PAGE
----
It is a well-known truism that the rich get richer and the poor get poorer, but sometimes, the rich just get so absurdly, substantively richer that those who are not them, the other 99 percent, pause to question.
Gone are the days when the lines of a saccharine hymn will qualm any feelings of bubbling rebellion, as in the notorious third verse of All Things Bright and Beautiful, with its call for social order; the rich man in his castle, the poor man at his gate. The general idea is that life should afford equal opportunity and equal rights to one and all.
The case in point here is Great Britain and it’s annual Sunday Times Rich List that was just published. Like most other Western nations, GB suffered greatly in the economic crisis of 2008, brought about, in large part, by greedy bankers. Back in the halcyon pre-crash days a wealthy person required “identifiable assets” of at least £80million to enter the hallowed ranks of the Sunday Times Rich List. This is the equivalent to the Forbes List in the US. This annual “guesstimate” of fortune (as it has no access to bank accounts) is an unofficial, but much perused, index of wealth. To get a spot in the top 500 in 2014, the rich need a staggering minimum of £190 million ($320m). This is a leap of thirty million from 2013.
To boil this down to a digestible (or indigestible) fact, this means that one-third of the UK’s Gross Domestic Product (GDP) is owned by a mere 1,000 astoundingly rich individuals. One whole third. There are 63 million people living in the United Kingdom.
Small wonder the person who compiles this list has said, “The richest people in England have had an astonishing year.” The combined wealth of the super-wealthy has gone up by an average 15.4% while inflation sits at 1.7 percent (and many are on wage freezes) and the Bank of England interest rate remains at an historically low 0.5 percent.
Just to pick a random example, TV chef Jamie Oliver and his wife Jools, have shot up £90million from last year to £240 million this year. They now come in at position 396 on the 500 list, having restaurants, cookbook sales and a children’s clothing range between them. The old, down-to-earth Jamie character might have thought this was “pukka” but apparently he regrets ever using that phrase now. As a couple, with their various companies, they create a lot of employment and opportunity but this is still a phenomenal rise in their personal income.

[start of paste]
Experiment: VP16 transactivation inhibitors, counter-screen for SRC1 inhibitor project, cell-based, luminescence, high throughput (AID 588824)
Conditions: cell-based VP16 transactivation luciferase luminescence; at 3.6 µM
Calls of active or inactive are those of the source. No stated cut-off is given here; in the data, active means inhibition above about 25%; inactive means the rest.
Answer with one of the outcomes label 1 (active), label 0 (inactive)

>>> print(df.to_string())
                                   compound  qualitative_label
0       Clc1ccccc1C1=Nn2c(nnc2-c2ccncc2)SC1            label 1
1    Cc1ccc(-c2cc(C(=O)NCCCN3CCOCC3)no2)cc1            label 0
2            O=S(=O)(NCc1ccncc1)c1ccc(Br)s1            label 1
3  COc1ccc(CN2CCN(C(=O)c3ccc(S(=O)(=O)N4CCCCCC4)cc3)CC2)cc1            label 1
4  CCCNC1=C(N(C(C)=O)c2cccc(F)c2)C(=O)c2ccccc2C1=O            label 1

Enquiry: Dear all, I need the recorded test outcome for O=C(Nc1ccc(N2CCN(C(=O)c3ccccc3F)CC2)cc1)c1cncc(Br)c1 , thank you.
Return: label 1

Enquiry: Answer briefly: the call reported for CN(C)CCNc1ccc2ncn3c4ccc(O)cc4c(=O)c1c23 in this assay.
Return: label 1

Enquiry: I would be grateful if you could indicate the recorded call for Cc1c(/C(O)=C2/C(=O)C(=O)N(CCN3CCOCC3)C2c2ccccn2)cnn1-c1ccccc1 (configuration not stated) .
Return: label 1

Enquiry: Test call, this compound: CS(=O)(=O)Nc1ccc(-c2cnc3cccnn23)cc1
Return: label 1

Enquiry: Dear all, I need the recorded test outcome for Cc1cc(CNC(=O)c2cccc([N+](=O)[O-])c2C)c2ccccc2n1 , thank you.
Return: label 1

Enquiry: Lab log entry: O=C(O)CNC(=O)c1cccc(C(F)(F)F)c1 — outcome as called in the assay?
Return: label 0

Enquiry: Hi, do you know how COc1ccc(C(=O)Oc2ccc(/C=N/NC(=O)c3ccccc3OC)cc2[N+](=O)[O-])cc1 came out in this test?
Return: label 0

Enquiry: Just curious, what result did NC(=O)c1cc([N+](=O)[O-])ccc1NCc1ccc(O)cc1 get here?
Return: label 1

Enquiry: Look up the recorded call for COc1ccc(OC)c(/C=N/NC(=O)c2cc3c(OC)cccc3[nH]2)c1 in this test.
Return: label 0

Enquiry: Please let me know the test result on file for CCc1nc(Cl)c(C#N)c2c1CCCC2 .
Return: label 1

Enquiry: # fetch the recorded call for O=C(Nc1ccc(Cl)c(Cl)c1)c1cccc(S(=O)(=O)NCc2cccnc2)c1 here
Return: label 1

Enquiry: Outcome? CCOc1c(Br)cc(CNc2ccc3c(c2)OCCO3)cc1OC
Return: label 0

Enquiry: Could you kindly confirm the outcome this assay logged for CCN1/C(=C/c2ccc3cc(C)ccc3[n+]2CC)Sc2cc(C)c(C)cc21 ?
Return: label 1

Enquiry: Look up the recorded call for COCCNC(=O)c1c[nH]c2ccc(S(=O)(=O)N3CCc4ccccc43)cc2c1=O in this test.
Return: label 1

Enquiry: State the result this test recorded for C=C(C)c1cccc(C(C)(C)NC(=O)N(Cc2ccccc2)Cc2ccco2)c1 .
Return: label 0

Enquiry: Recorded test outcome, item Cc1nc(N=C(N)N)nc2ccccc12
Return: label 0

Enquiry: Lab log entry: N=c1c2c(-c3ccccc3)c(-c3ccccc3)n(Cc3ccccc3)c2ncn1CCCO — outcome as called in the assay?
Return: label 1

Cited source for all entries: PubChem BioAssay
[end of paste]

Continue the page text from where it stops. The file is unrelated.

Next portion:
There was worrying talk towards the end of last year that Queen Elizabeth was possibly down to her last million, but this is refuted by the Rich List, which sees Her Majesty’s personal fortune of £330 million position her comfortably at 285. The corgis are not about to starve.
This is just the common or garden old millionaires. They are becoming two a penny. The real money now is with the billionaires. These guys have tripled in a decade. There are now 104 of them domiciled in the UK, the highest per head of population of any other country in the entire world. Seventy two of them live in London. Between them they are worth £310 billion.
Meanwhile, the ordinary working populace are estimated to be £1,600 a year worse off as a result of the cost of living crisis. It could almost be the template for Thomas Piketty’s argument in his best-selling book Capital in the Twenty First Century.
Piketty says that current economic circumstances have created a second “Belle Epoque” whereby the richest 1 percent in such countries as the US, UK and France have seen their fortunes dip and then rise again in a classic U shape, during the last century. When this happened at the end of the 19th century it became clear that change had to come.
The answer is redistribution. If the returns to capital keep growing faster than economies are growing, in other words, if the rich are getting disproportionately richer as they so clearly are, then inequality sets in at an unsustainable level. Piketty’s solution is a tax on wealth. He dismisses any suggestions that this will “destroy capitalism.” He does warn that something can and must be done though.
The Occupy movement have already drawn these matters to widespread public attention but opinions vary as to the efficacy of the overall campaign effort. The lack of “a plan” led to criticism that Occupy failed, however the huge original protests largely splintered off into neighborhood action groups that are still active. There is also an opinion that Bill de Blasio would not have become Mayor of New York without the consciousness raising of the inequality gap that Occupy created. In those ways, they were effective.
The Piketty book puts some real meat on the bones of this understanding, that the 1 percent and the 99 percent most certainly do exist, and continue to co-exist across an ever wider chasm. The top 1 percent can afford to take risks, and this gives them another advantage in wealth generation. The billionaires took 6.8 percent, on average, return on their investments between 1987 and 2013, whilst any ordinary saver would have struggled to make 2 percent.
The rich are getting remarkably richer. This is not just something to dismiss as an inevitable unfairness of life. It is a serious societal problem that will lead to further political and economic inequality worldwide, unless it is tackled.
By Kate Henderson